CAA on whether COVID-19 auto insurance rebates really paid off

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CAA on whether COVID-19 auto insurance rebates really paid off

Motor & Fleet

By Alicja Grzadkowska

Personal lines auto insurance has been one of the key coverages impacted by the coronavirus pandemic, with insurers in Canada offering discounts and premium relief to consumers since the early spring. However, with the second wave of COVID-19 making its way through provinces right now, auto insurance continues to be a topic of discussion, with Ontario’s Finance Minister Rod Phillips recently unveiling an action plan in which the province will continue monitoring the impact of COVID‑19 on the auto insurance system, to “make sure consumers are being treated fairly during these challenging times.”

At the same time, auto insurers are responding in their own ways to this evolving situation. CAA Insurance, for instance, stated that it would be providing a $50 relief benefit for its auto insurance customers in Ontario, with policies in effect as of October 28, 2020.

“We’ve been trying to get a sense of where people’s financial situations are at. There’s a lot of financial hardships that households are facing and what we’ve been told through some of our own research is auto insurance is front of mind – it is really the number one area that they’re looking to find relief,” said Elliott Silverstein, director, government relations, CAA Insurance. “As we approach the holiday season, this was an opportunity for CAA to do an additional piece, on top of the great efforts that we’ve taken over the course of this year to lead the industry in helping drivers save on some of the auto insurance costs that they face over the course of a 12-month period.”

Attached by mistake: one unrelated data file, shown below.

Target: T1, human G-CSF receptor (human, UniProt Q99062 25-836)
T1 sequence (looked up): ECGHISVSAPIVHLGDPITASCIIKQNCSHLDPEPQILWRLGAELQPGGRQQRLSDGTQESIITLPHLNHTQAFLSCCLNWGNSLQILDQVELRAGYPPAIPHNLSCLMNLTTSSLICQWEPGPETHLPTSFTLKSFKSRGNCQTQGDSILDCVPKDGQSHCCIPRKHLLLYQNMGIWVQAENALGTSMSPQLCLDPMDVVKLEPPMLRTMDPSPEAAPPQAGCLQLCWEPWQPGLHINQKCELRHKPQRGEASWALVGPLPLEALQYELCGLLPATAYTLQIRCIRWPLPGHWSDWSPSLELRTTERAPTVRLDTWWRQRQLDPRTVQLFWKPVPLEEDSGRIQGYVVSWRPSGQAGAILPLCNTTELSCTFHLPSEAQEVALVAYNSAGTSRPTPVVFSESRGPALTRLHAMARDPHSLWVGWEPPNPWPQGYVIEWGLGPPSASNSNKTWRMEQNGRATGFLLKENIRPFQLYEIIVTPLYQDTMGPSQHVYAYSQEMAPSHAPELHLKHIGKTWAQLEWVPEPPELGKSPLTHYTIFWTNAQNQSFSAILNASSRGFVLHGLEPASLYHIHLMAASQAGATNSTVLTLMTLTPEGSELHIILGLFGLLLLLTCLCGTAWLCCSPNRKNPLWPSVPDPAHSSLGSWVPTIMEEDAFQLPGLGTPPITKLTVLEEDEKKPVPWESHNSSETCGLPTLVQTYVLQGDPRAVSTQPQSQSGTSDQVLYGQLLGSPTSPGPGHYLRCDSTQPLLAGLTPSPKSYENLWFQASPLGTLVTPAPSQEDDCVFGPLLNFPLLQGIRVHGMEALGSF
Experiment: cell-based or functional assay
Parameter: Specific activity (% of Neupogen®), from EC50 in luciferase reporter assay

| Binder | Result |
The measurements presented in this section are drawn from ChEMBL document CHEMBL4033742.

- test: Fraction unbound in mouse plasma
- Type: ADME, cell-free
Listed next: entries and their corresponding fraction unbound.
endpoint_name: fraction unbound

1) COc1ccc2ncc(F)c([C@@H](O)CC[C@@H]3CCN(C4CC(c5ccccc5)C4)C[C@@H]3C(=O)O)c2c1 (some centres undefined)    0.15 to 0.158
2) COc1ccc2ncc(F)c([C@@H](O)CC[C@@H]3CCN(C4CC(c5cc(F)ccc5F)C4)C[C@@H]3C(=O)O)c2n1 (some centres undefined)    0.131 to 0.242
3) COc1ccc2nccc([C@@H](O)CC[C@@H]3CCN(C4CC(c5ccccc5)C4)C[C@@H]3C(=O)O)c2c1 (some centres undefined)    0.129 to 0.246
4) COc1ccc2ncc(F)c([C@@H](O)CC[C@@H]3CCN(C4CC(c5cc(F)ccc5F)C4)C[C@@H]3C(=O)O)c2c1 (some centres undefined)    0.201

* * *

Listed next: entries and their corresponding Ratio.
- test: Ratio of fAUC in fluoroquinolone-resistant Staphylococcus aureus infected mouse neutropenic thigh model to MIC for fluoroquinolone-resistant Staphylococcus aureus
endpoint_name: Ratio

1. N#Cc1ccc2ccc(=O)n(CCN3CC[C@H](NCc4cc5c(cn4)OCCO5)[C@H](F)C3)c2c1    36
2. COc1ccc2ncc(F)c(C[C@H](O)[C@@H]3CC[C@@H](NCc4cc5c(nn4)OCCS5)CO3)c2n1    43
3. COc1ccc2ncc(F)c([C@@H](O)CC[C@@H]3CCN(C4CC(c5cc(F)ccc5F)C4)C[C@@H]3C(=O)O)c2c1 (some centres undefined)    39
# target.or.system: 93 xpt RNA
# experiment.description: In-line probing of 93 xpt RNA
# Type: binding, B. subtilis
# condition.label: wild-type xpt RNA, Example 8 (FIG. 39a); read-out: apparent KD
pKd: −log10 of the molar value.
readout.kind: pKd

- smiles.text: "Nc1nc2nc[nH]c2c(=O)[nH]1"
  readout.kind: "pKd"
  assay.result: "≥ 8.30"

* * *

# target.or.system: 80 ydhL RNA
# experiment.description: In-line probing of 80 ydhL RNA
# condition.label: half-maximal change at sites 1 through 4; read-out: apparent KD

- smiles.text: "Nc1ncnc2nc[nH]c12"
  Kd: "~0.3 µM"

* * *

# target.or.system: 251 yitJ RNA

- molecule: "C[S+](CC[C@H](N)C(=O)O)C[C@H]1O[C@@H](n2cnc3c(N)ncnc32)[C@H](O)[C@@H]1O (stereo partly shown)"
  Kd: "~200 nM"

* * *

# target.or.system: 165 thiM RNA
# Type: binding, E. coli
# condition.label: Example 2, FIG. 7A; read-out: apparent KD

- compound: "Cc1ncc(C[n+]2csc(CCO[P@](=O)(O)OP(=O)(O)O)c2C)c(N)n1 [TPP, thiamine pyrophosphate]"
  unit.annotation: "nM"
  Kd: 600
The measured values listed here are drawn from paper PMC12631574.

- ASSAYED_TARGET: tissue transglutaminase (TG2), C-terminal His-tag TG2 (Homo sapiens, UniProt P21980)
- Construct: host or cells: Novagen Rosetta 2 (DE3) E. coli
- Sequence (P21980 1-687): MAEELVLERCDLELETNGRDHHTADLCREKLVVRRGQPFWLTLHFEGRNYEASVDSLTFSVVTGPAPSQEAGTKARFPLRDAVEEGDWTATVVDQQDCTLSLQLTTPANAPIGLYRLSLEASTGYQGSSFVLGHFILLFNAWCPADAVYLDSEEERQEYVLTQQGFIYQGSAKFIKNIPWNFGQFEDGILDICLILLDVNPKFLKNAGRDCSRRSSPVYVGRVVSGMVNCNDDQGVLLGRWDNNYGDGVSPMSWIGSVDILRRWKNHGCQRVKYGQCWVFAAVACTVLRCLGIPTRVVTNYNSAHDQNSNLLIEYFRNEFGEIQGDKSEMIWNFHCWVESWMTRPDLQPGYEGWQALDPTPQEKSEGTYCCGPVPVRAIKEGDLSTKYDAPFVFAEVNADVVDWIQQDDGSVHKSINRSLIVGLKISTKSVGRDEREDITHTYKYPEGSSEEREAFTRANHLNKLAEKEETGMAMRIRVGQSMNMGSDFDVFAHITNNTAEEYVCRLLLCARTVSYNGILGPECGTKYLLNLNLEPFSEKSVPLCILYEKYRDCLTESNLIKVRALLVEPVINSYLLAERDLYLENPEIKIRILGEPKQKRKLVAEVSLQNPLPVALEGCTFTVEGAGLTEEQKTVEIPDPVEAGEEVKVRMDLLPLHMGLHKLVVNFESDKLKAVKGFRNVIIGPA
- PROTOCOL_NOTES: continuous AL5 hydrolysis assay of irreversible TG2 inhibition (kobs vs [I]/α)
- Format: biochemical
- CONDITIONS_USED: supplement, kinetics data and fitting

CAA started off by originally taking a 10% rate reduction on both its home insurance and auto insurance policies for a 12-month period, which was a differentiator in the marketplace because a lot of insurance companies had been providing relief for a 30, 60, or 90-day period. However, with the pandemic being a longer-term crisis, it required a longer-term response. CAA followed that up soon after with an additional $100 rebate for active auto insurance policies in Ontario in the summer, before announcing the $50 benefit in November.

“What we’ve calculated is that over the course of the pandemic – the period since March/April – we’ve been able to give back in excess of $60 million to our policyholders, and hopefully that money will be able to help them manage their expenses a little better during challenging times,” said Silverstein, adding that these moves are why FSRA put CAA at the top of its charts when analyzing auto insurers’ relief measures during this time. “They’ve defined us as providing the greatest amount of relief to our policyholders in Ontario.”

Moreover, the measures go to the heart of the culture at the organization, which is to advocate for auto insurance consumers in the province, seen through other CAA initiatives, such as its focus on road safety, as well as its release of the pay-as-you-go MyPace auto insurance in 2018, which has proven its worth during the pandemic.

“A lot of drivers have been able to reap the benefits of this during a pandemic period where they truly are only paying for what they drive, so if you’re only driving a few kilometres a week, compared to a few hundred kilometres a week, you’re not paying to the same degree,” said Silverstein. “We continue to be the only pay-as-you-go product in Canada … and this is something that we’re seeing a greater appetite for among drivers – that they want these types of programs and there’s an interest in exploring it at their renewals because people are driving less, their driving habits have changed, and we have a potential solution.”

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